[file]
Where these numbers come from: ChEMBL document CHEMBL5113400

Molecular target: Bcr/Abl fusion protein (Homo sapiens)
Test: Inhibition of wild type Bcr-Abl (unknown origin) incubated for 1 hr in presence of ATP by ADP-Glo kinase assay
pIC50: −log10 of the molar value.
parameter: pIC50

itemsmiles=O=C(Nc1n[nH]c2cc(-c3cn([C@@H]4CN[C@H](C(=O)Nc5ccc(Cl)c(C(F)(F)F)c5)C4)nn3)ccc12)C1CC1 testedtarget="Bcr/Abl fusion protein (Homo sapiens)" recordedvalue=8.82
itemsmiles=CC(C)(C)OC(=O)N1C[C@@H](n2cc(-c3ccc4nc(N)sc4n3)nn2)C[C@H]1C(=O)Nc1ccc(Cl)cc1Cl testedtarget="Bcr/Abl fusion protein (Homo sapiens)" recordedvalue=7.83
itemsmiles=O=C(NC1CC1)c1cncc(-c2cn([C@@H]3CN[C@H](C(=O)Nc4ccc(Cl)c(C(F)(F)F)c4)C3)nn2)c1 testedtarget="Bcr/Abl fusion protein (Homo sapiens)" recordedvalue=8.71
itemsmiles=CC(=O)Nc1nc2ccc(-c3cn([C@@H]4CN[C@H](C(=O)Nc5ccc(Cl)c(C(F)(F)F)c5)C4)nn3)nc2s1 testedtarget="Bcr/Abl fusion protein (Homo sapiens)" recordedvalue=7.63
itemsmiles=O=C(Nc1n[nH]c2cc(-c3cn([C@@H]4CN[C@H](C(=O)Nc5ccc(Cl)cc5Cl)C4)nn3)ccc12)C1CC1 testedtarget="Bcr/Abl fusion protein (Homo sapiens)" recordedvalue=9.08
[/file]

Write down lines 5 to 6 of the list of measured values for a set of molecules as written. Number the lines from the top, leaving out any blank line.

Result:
parameter: pIC50

itemsmiles=O=C(Nc1n[nH]c2cc(-c3cn([C@@H]4CN[C@H](C(=O)Nc5ccc(Cl)c(C(F)(F)F)c5)C4)nn3)ccc12)C1CC1 testedtarget="Bcr/Abl fusion protein (Homo sapiens)" recordedvalue=8.82